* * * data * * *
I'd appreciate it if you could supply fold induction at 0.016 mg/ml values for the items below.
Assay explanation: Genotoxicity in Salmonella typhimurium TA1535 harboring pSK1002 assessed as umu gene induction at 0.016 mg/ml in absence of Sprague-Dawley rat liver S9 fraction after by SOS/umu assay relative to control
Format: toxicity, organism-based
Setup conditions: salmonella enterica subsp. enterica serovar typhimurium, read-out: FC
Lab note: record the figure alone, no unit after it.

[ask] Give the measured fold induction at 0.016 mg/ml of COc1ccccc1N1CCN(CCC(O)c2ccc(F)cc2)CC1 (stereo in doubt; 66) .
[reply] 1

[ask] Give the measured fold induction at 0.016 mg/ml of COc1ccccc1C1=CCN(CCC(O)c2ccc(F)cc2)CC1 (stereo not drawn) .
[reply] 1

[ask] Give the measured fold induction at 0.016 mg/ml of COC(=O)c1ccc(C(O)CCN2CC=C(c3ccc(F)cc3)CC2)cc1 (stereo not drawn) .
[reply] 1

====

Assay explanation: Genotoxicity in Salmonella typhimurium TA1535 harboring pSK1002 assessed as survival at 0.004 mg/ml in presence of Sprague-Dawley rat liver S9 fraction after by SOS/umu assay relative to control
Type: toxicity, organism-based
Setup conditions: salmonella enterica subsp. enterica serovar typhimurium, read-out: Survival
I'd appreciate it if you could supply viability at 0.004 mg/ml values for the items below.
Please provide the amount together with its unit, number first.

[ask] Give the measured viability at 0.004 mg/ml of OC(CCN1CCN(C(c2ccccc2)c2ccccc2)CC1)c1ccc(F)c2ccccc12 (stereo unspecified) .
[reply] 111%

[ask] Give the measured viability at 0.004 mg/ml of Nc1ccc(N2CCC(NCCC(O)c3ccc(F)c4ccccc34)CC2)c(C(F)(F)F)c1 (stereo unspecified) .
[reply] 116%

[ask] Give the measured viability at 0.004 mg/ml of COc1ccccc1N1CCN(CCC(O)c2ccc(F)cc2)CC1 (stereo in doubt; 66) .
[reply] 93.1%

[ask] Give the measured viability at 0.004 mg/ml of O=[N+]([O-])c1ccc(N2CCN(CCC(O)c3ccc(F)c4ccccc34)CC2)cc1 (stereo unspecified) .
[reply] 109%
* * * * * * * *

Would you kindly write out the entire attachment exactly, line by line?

I'd appreciate it if you could supply fold induction at 0.016 mg/ml values for the items below.
Assay explanation: Genotoxicity in Salmonella typhimurium TA1535 harboring pSK1002 assessed as umu gene induction at 0.016 mg/ml in absence of Sprague-Dawley rat liver S9 fraction after by SOS/umu assay relative to control
Format: toxicity, organism-based
Setup conditions: salmonella enterica subsp. enterica serovar typhimurium, read-out: FC
Lab note: record the figure alone, no unit after it.

[ask] Give the measured fold induction at 0.016 mg/ml of COc1ccccc1N1CCN(CCC(O)c2ccc(F)cc2)CC1 (stereo in doubt; 66) .
[reply] 1

[ask] Give the measured fold induction at 0.016 mg/ml of COc1ccccc1C1=CCN(CCC(O)c2ccc(F)cc2)CC1 (stereo not drawn) .
[reply] 1

[ask] Give the measured fold induction at 0.016 mg/ml of COC(=O)c1ccc(C(O)CCN2CC=C(c3ccc(F)cc3)CC2)cc1 (stereo not drawn) .
[reply] 1

====

Assay explanation: Genotoxicity in Salmonella typhimurium TA1535 harboring pSK1002 assessed as survival at 0.004 mg/ml in presence of Sprague-Dawley rat liver S9 fraction after by SOS/umu assay relative to control
Type: toxicity, organism-based
Setup conditions: salmonella enterica subsp. enterica serovar typhimurium, read-out: Survival
I'd appreciate it if you could supply viability at 0.004 mg/ml values for the items below.
Please provide the amount together with its unit, number first.

[ask] Give the measured viability at 0.004 mg/ml of OC(CCN1CCN(C(c2ccccc2)c2ccccc2)CC1)c1ccc(F)c2ccccc12 (stereo unspecified) .
[reply] 111%

[ask] Give the measured viability at 0.004 mg/ml of Nc1ccc(N2CCC(NCCC(O)c3ccc(F)c4ccccc34)CC2)c(C(F)(F)F)c1 (stereo unspecified) .
[reply] 116%

[ask] Give the measured viability at 0.004 mg/ml of COc1ccccc1N1CCN(CCC(O)c2ccc(F)cc2)CC1 (stereo in doubt; 66) .
[reply] 93.1%

[ask] Give the measured viability at 0.004 mg/ml of O=[N+]([O-])c1ccc(N2CCN(CCC(O)c3ccc(F)c4ccccc34)CC2)cc1 (stereo unspecified) .
[reply] 109%